Are you rushing out of the 2024 starting blocks, as you do every January? As a leader, are you driving your team forward at full throttle in an attempt to get ahead of your competitors and hit your targets in record time? This approach is something we see every year, and every year it proves to be unsustainable and often damaging in the long run. Instead, we advocate patience and prioritisation as a far more effective strategy for success.

I heard a wonderful quote from the American poet and philosopher Ralph Wardo Emerson recently which really resonated: “Adopt the pace of nature. Her secret is patience”. He is so right. We need only look at the natural world to see that it’s the things that take time to grow that last for centuries. Mother Nature has a rhythm based on maximising energy efficiency, working slowly and deliberately rather than rushing headlong into action. We humans can learn so much from her!

Managing energy – our own as well as our team’s – is a major focus in our leadership development programmes and client mentoring because, as we blogged recently, energy management is a key driver of effectiveness. Operating at breakneck speed can break us (the clue is in the word!) and also wreaks havoc on the environment as we sacrifice the natural world in the name of human progress. So, what are the patience lessons we can learn from nature to enhance organisational success and personal effectiveness?

  1. If you want to go fast, go alone. If you want to go far, go together

This message features on every presentation we do and is central to our company ethos. Inspired by geese (see this short video for a full explanation), we believe that leaders and their teams achieve the most when they fly in unison. When geese migrate, they only travel as fast as the slowest bird, and as leaders we must take care not to be impatient and leave others behind in our rush to get to our destination. We should always tailor our approach to match the pace of those around us to ensure we carry them with us. If we do this, they will soon gain the knowledge and confidence to pick up speed and move more quickly.

  1. Prioritise where you put your energy

A plant has many stages to go through each year and is so clever about how it uses its resources to maximise effectiveness at every point in its cycle. Whether it’s sprouting leaves, thickening its stems, flowering, fruiting, or producing seeds for the future, it puts its energy where it’s most needed. If you look around you in January, nature is in preparation mode, not action focused. When leaders use the start of the year to plan, prepare and prioritise rather than rushing into activity, it helps put everything into context. This stage takes patience and consideration, but it’s such an important investment in the future.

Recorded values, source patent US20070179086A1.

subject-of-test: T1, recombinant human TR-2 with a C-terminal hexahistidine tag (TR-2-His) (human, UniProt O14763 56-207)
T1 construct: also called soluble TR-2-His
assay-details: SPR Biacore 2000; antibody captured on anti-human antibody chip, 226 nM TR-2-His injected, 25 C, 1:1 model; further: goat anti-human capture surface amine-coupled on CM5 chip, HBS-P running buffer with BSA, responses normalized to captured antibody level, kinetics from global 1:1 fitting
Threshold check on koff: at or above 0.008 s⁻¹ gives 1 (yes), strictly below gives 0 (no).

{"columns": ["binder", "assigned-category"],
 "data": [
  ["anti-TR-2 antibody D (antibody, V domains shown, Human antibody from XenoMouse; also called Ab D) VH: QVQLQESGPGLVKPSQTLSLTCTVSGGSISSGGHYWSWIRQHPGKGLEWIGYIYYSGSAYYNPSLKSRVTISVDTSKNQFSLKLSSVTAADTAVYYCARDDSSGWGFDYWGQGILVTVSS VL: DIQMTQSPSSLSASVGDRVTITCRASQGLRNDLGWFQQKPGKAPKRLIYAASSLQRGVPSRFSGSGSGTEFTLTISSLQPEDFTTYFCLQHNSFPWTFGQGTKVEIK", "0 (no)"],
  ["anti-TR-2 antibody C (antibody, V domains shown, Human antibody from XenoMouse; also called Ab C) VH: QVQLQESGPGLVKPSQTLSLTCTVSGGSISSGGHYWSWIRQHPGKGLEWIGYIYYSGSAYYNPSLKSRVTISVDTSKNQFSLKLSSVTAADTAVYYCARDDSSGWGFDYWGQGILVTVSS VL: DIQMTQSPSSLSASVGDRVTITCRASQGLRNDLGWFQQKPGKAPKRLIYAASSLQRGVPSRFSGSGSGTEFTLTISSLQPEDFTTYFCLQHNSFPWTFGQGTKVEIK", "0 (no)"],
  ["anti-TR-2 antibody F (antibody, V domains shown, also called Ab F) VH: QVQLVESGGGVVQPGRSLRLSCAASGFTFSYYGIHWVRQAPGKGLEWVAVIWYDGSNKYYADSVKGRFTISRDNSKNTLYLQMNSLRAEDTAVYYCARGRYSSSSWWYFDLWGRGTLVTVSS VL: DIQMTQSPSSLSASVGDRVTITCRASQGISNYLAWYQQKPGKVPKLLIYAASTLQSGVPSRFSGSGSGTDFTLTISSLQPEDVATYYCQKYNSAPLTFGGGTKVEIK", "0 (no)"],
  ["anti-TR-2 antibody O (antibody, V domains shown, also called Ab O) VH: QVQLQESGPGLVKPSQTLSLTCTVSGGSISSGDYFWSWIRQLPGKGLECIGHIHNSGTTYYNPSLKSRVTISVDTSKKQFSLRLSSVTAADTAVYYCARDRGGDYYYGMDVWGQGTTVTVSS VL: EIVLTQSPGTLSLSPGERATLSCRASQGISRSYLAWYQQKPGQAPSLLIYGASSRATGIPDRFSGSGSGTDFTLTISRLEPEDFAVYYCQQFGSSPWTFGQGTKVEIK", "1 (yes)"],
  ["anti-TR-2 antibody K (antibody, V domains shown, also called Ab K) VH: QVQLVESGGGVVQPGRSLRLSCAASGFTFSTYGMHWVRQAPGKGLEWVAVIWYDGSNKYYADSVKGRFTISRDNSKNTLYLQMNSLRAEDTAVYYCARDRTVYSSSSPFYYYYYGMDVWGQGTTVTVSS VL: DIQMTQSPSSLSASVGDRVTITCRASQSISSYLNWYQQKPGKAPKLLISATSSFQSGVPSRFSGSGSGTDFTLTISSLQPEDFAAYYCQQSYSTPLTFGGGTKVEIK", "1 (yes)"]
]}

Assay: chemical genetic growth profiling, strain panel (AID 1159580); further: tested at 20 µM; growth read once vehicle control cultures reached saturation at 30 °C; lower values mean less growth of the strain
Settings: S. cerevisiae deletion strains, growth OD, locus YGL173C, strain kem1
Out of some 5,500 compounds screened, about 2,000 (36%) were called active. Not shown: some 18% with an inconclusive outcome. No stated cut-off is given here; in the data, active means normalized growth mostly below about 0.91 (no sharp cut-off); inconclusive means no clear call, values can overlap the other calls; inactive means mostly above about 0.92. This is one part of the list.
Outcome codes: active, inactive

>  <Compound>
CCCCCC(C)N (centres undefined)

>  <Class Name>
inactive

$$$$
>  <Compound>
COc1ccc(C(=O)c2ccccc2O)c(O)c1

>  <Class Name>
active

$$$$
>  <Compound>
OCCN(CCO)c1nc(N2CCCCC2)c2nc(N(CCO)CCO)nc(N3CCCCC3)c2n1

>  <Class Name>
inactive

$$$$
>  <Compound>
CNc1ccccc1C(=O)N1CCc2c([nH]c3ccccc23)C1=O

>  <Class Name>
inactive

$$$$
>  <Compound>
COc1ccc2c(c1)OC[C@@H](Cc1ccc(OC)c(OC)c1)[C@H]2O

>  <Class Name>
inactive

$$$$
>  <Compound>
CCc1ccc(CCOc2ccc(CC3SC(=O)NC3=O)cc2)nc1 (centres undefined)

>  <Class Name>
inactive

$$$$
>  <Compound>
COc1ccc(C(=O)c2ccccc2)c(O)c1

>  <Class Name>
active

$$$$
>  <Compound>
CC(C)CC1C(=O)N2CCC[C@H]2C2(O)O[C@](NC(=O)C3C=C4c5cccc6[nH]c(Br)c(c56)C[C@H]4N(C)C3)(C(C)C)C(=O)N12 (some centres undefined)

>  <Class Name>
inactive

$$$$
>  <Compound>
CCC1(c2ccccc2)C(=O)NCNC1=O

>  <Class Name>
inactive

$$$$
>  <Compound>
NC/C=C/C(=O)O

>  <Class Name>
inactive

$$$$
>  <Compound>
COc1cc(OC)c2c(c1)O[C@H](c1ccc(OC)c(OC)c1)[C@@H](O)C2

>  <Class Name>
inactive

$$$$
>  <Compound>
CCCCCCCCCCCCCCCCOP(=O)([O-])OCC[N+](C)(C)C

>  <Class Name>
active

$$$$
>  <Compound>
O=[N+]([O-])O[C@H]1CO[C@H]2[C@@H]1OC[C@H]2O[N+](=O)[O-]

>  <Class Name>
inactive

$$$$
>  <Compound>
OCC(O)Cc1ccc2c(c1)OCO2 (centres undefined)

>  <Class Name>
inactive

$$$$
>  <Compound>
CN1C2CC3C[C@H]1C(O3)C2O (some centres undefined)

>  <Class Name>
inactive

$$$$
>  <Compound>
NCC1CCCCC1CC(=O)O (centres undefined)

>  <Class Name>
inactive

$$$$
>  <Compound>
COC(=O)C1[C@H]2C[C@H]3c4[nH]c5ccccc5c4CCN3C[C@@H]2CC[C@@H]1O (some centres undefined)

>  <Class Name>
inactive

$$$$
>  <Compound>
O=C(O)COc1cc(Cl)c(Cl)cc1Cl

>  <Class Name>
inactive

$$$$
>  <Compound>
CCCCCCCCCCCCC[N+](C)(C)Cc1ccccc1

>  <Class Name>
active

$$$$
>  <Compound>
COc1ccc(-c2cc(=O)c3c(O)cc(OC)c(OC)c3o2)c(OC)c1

1. Be attuned to your surroundings

I am constantly amazed by the symbiotic eco system of nature, how every element works with its surroundings and adapts to the prevailing conditions, at all times focused not just on surviving but thriving. Applying the same approach to business and leadership has a similar effect, creating greater resilience and maximising performance. When we consider the needs of those around us as well as ourselves, we all benefit. If energy is in short supply, it’s vital to adapt and channel it where it’s most needed. When resources are abundant, it’s time to spread our roots and put on extra growth to create a buffer for the inevitable storms ahead.

Here are three things to consider this January:

  1. In your team meetings, listen carefully to check that everyone is engaged and secure in their tasks. How are you feeling? Is your knee bouncing up and down?  Are you feeling impatient?  Can you relax and breathe into it and then observe, does anyone need additional clarity or support? What could you do to help them?

  2. Set aside time in your schedule this month for reflection and planning, and be disciplined to use it only for this! Recognise that it’s impossible to do everything at once, so consider which of your goals are the most important this month and prioritise them. Then book time in early February to do the same, and again on a monthly basis thereafter. Things will change and each month your priorities may well do too.
  3. Consider how to create a more effective learning environment in your team/organisation, where people share ideas and are able to talk about how things can be improved. What impact might this have on your people and performance this year? Talk to us about After Action Review, the ultimate learning response tool.

Practising patience and actively resisting our urge to be impatient provides so many opportunities to grow, to learn and to perform better, but the first step is recognising that we’re being impatient. Why not stop and take a breath today and make sure you’re in a suitably low gear as you embark on your 2024 journey? And if I can help support you, please get in touch.

Let’s start something new!

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